It’s still one of my favorite stories about hearing a song for the first time. When TLC’s “No Scrubs” landed on my desk in January, 1999, I hailed Billboard R&B chart manager Datu Faison into my office to listen together. We had just gotten past the pre-chorus (“No, I don’t want your number/no, I don’t want to give you mine”) to the first “I don’t want no scrubs.” “It’s a smash,” said Faison, who then left and went back to his busy chart day. We were around :35 in to the song.
“No Scrubs” sounded so good in part because the first taste of TLC’s Fanmail album had been “Silly Ho.” Never officially worked as a pop single, “Silly Ho” had not just a provocative lyric and title, but also a busy track that took the rapidly developing Timbaland sound of Aaliyah’s “Are You That Somebody” and added, literally, more buzzers and whistles. “Silly Ho” wouldn’t be out of the question as a radio record now, but radio was glad to suddenly have a hit record they could more easily deal with.
A lot of big hits disappear from the radio because the sound associated with them burns out — late-’70s pop/disco, late-’90s teen/pop. When “No Scrubs” faded away, it wasn’t because R&B girl groups had disappeared. It was more because of a glut of girl groups. Just as TLC had upstaged En Vogue (and survived the theft of their sound and naming convention by SWV), Destiny’s Child had taken the spotlight. The CHR doldrum in the early ’00s began with a slew of Destiny’s stepkids, from Dream to early Pink — who began as a one-woman TLC until she got the party started and found her own sound.
For a while, the song that kept TLC on the radio was “Waterfalls.” That song’s horn sample and its comparisons to Chicago somehow made it one of the songs that got played during a period when pop radio was ignoring most R&B hits. It was also the TLC song that Mainstream AC could play. And then, “We’re the Millers” gave it a new place in pop culture for a while.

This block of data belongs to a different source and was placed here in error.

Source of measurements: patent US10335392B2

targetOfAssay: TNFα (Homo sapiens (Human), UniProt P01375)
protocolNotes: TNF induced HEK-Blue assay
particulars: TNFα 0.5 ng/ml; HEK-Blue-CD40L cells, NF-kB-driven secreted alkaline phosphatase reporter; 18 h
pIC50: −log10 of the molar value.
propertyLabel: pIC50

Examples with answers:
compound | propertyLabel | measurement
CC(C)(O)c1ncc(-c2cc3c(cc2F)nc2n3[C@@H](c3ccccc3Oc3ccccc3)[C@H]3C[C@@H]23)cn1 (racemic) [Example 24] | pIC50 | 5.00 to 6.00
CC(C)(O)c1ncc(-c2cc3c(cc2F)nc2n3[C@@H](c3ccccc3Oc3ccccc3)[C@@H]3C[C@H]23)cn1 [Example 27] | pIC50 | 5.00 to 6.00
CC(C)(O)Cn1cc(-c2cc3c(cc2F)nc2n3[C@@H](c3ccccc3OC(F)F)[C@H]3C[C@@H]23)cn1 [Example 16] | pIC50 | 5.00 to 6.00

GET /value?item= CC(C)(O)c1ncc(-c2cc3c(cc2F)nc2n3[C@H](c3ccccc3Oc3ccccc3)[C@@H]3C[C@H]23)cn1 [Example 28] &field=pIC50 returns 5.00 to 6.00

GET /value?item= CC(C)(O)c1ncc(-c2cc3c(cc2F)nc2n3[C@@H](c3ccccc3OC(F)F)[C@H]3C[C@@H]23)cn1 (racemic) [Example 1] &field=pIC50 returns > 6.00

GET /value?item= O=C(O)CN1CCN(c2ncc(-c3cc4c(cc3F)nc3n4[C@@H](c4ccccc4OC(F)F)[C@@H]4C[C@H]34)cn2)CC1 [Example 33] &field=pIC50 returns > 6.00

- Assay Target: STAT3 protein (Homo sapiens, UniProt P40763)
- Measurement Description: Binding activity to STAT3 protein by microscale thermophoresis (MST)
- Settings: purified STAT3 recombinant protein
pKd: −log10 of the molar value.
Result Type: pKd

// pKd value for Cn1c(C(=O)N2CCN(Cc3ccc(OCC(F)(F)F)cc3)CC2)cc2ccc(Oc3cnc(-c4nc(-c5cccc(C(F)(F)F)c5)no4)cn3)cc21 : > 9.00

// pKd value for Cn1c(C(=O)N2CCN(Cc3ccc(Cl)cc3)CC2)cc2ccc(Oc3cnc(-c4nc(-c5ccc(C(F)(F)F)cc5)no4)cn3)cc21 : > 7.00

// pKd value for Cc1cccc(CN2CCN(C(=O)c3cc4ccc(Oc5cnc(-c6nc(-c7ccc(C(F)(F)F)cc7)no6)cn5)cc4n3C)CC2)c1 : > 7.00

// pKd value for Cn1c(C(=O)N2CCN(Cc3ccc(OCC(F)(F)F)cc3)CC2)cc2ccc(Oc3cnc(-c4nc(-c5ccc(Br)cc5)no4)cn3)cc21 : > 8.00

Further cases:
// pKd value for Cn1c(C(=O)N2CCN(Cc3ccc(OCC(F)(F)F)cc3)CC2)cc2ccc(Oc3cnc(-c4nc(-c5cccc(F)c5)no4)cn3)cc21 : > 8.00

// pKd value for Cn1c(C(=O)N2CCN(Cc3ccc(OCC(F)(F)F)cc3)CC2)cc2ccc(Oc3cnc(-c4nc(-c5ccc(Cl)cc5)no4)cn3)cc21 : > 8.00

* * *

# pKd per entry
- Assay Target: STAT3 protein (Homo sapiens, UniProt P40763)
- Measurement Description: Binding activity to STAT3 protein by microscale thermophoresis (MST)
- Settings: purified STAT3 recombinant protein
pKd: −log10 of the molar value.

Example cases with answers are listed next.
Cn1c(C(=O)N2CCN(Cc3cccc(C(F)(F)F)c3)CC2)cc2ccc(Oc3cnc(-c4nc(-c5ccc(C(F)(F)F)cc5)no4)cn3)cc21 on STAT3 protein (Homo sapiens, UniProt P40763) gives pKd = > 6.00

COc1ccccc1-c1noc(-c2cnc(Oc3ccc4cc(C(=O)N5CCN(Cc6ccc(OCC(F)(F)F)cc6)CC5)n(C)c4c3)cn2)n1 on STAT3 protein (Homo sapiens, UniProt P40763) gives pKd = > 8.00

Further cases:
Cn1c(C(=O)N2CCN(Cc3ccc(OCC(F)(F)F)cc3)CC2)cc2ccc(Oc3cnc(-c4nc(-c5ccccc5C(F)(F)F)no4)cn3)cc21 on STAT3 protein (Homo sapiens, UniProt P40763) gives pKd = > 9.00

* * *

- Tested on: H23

But a few years ago, “No Scrubs” began testing for some Mainstream AC stations. And why not? Texturally, it wasn’t much different than hearing “Ain’t Nobody” by Rufus & Chaka Khan on an AC station that played the ’80s. Lyrically, I suppose you could have been concerned about the two brief patches of obscured lyrics. But there’s nothing that would be so provocative on today’s pop radio.
“No Scrubs” has become a staple of the new group of stations specializing in throwback R&B and Hip-Hop. And about 10 days ago, I heard it in middays on WHTZ (Z100) New York. There are a couple of midday hours on Z100 where you can hear older gold titles a few songs away from each other, which is probably a column unto itself. When I went to look at monitors, I saw that “No Scrubs” was on Z100 5x a week and on sister WKTU, more known for playing library titles, 11x a week.
In Boston, “No Scrubs” is playing on both hot AC WBMX (Mix 104.1) and rhythmic WJMN (Jam’n 94.5) for a total of nine times a week. (Surprisingly, it’s not on throwback WBQT [Hot 96.9] this week.)
“No Scrubs” isn’t on any classic/greatest-hits stations or adult-hits stations yet. “Waterfalls” is just starting to pop up on a few now, including KOLA Riverside, Calif., usually the first station to tap any ’90s hit. But I don’t think it’s much longer now, at least on adult hits.
“No Scrubs” has had an additional presence on top 40 this year. It’s not hard to find that song’s inspiration in Meghan Trainor singing, “My name is ‘no’/my sign is ‘no’/my number is ‘no.’” And L.A. Reid had a connection to both acts.
“No Scrubs” has easily outlasted “Unpretty,” the follow-up that was supposed to be the mass-appeal song from “Fanmail” along the line of “Waterfalls.” “Unpretty” gets about one-tenth the airplay of “No Scrubs” these days.
Part of why “No Scrubs” sounds good on the radio now is because it is a midtempo record that sounds intense without sounding busy, unlike a lot of today’s midtempo records. TLC arrived in the flurry of sonic aggression that was “Ain’t Too Proud to Beg.” That song doesn’t endure today.
“No Scrubs” is a reminder that the R&B girl group sound, which was missing for a few years, never needed to go away — just to be updated. Fifth Harmony shows that, too, and I doubt they’ll be alone in the category indefinitely.
Finally, “No Scrubs” also says something about the endurance of ’90s music. Whatever the long-term prospects of the throwback R&B/hip-hop format, this and other tentpole songs (“This Is How We Do It,” “No Diggity”) will stay on the radio. AC programmers think of the ’90s as a lost decade because there’s not much uptempo mainstream pop. But they thought of the ’70s that way once as well.